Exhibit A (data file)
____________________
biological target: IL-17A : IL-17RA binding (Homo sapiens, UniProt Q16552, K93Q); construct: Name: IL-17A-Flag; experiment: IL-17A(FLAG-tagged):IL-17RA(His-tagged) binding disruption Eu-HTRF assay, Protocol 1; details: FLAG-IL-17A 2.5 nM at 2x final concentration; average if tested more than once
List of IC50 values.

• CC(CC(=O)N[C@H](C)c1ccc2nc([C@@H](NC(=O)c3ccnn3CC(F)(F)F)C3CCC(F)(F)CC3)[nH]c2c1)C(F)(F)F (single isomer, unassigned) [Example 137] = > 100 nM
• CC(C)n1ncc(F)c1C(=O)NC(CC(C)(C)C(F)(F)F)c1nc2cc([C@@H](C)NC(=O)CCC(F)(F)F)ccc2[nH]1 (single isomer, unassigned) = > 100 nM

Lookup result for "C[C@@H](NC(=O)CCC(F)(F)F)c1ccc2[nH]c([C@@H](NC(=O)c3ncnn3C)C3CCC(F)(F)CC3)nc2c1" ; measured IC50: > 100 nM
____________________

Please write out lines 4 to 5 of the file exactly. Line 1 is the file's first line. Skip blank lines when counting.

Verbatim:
• CC(C)n1ncc(F)c1C(=O)NC(CC(C)(C)C(F)(F)F)c1nc2cc([C@@H](C)NC(=O)CCC(F)(F)F)ccc2[nH]1 (single isomer, unassigned) = > 100 nM

Lookup result for "C[C@@H](NC(=O)CCC(F)(F)F)c1ccc2[nH]c([C@@H](NC(=O)c3ncnn3C)C3CCC(F)(F)CC3)nc2c1" ; measured IC50: > 100 nM